I totally understand the desire to make a prompt recovery, and I’m all for it... in principle. But the easier it becomes to recover a poorly hit animal, the lower the incentive (for some people, at least) to limit themselves only to their highest-probability shot opportunities.
The Grouchy Old Guy POV is that first You Damn Kids want to use technology (trail-cams, compounds, laser rangefinders, mechanical broadheads, scent-elimination tech) as a substitute for having the woodsmanship SKILLS to get into honest bow range (honest being highly subjective, naturally!) and THEN you damn kids want to use some other gizmo to ensure that you find an animal after you’ve hit it, even though the fact is that it did not just levitate out of sight after the hit; it walked or ran, leaving sign everywhere its feet touched the ground, and was most likely bleeding some as well (though that is not always the case, as we know).
Anyway, a true COG (Crusty Old Guy) would tell you to het too close to possimiss in the first place and then get down on your hands and knees and just TRACK that sucker the way God intended.
From a practical standpoint, my biggest concern would be that people might take up the trail sooner, hoping for that heat signature to remain strong… And then would run a higher risk of bumping an animal which probably would’ve stayed put and died where it was if they had just given it more time.
So I can see how it might help, and I can see how it might actually lead a person to make a bad decision that would lead to a sub-optimal outcome.
And let’s face it… If you are looking for a live animal, it’s going to be looking AT you, so once it starts getting dark, a regular light will pick up the eye-shine probably just as effectively (if not more so) than the thermal imaging would pick up the heat signature.
Secondly..... there IS a yuge jump in performance depending on the cost/technology. There are thermal imaging rifle scopes that are amazing. Truly amazing. But cost several thousands of dollars. I think I paid a bit less than $200 for the phone attachment and app. I picked mine up off ebay for one specific hunt, we needed to cross a pasture to get to an area on the other side. If animals were in the pasture and you bumped them you were done for the morning. Axis deer bark. Loudly. Everything for a half mile will stop moving and lay low. If you knew where they were you could move around them and be set up for when it got light. Ethics? Deer and pigs here are considered invasive species. No season. No limit. Not really many rules for hunting them. Dogs. Snares, etc. Personally I justify it by using it to avoid them, not to hunt them. =D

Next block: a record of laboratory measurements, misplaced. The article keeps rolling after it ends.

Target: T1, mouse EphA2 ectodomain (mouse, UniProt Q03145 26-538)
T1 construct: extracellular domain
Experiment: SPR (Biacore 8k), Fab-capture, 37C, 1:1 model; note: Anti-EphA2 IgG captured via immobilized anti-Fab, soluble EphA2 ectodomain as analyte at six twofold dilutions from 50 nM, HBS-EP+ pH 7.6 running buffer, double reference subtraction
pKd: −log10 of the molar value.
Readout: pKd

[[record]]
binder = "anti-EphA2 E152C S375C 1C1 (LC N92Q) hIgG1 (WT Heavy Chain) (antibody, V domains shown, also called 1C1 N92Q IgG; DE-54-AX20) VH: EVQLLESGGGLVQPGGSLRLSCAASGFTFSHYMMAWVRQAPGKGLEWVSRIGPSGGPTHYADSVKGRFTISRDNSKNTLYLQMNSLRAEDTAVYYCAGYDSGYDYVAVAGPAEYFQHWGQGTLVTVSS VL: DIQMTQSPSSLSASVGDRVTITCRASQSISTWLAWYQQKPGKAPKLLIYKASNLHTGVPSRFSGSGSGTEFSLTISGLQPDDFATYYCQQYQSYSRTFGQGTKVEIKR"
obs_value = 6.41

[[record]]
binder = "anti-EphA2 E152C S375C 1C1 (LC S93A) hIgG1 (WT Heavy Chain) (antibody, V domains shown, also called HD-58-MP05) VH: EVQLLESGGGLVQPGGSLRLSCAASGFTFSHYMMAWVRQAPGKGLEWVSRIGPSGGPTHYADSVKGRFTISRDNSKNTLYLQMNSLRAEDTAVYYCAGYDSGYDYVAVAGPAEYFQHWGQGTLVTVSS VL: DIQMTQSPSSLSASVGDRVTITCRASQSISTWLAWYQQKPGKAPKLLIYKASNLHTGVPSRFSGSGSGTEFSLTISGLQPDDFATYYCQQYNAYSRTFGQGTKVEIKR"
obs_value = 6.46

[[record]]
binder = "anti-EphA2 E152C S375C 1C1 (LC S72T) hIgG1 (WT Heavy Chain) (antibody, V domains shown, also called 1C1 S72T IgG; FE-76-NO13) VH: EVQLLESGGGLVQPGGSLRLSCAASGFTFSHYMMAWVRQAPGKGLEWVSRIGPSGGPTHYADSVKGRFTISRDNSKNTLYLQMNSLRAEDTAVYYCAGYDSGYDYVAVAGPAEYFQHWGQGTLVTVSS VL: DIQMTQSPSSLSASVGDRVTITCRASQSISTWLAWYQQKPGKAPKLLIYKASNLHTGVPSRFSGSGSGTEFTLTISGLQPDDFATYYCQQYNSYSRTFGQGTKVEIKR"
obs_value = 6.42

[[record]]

IMO.... the boss ticket to recovering animals that were hit.... would be one of the drones fitted with a thermal imaging camera.... heheheheeee..... Might want to check the Leatherwall on this, they likely even have some models to try and possibly equipment reviews....
It works, and it can be very effective given certain conditions and less effective during other conditions. For example, I used it in Kansas in a tree belt where I had hit and wounded a buck. In late afternoon, every blowdown was lit up from the radiant heat and I couldn't see the buck that was still alive and laying there. But on a cold morning the deer will POP but only the deer. If you try and find blood it will only work for a few minutes before the blood hits ambient temperature and then it won't show a thermal signature. Understand two key points. You have to have line of sight. It can't show you a deer (or a campfire even) if it's behind a rock. Also, these devices are displaying temperature variations. If the environment is 25 degrees and a deer walks through it, the deer will be obvious. In September, when it's 80 degrees, you may not see the deer at all. In fact, I used it last winter to find a coyote I killed with night vision in NY. The fur on that dog was so thick I had a hard time finding it even when it was 15 degrees. When I climbed a hill, which changed the direction, the nose and eyeballs were glowing and I recovered the coyote. The fur insulated him amazingly well.